The cap 5 is mounted on the bottom of the cartridge body 11 to cover the take-out port 14 as shown in FIG. 4. At this time, the first and second portions 6 and 7 of the cap 5 are easily deformed to diverge away from each other by virtue of the inclined surfaces on the engagement projections 6a and 7a when the first and second portions 6 and 7 are brought into contact with the lower edge portions of the first and second side walls 11a and 11b, and then slid along the side walls 11a and 11b while the first portion 6 is guided by the ribs 11c until the engagement projections 6a and 7a are engaged with the engagement recesses 13a and 13b, respectively. The perpendicular rear surface of the first engagement projection 6a enhances the engaging force between the first engagement projection 6a and the engagement recesses 13a.

In this state, the protruding portion 8a of the bottom portion 8 of the cap 5 projects inward of the cartridge body 11 through the second opening portion 14b and pushes the lowermost film 1 away from the first opening portion 14a, whereby all the films 1 in the stack are opposed to the wall of the cartridge body 11. The cartridge 10 is transferred in this state. Accordingly even if an impact acts on the cartridge 10, for instance, when the cartridge 10 is dropped, none of the films 1 can move into the first opening portion 14a and slip out of the cartridge body 11.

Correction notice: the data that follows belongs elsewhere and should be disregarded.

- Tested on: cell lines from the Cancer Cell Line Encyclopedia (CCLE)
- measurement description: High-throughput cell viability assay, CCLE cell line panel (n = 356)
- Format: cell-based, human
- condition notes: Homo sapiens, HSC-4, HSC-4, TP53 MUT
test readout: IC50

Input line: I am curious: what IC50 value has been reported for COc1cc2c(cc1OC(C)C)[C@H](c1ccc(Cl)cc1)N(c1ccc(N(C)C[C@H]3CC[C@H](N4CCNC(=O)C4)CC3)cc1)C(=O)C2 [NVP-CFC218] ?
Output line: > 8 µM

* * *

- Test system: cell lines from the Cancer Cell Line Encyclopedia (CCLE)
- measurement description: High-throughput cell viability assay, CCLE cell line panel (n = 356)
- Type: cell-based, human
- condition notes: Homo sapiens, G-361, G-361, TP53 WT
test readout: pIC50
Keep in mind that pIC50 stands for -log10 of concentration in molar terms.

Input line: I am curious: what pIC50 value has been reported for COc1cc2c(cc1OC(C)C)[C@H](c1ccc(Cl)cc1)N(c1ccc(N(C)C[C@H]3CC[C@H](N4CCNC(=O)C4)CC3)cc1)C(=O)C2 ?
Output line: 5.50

Just before the cartridge 10 is loaded in a biochemical analysis apparatus, the cap 5 is removed from the cartridge body 11. When removing the cap 5 from the cartridge body 11, the end of the extension 7b of the second portion 7 is pushed downward with a finger. Since the end portion of the extension 7b is away from the side wall 11b, a finger can be easily applied to the end portion and since the surface of the second engagement projection 7a on the second portion 7 inclines toward the root of the second portion 7, the second portion 7 can be easily deformed outward so that the second engagement projection 7a is disengaged from the second engagement recess 13b. After the second engagement projection 7a is disengaged from the second engagement recess 13b, the second portion 7 is moved toward the bottom of the cartridge body 11 while deforming the cap 5, and the protruding portion 8a of the bottom portion 8 is moved away from the second opening portion 14b, and finally the first engagement projection 6a on the first portion 6 is disengaged from the first engagement recess 13a. Thus the cap 5 is easily removed from the cartridge body 11.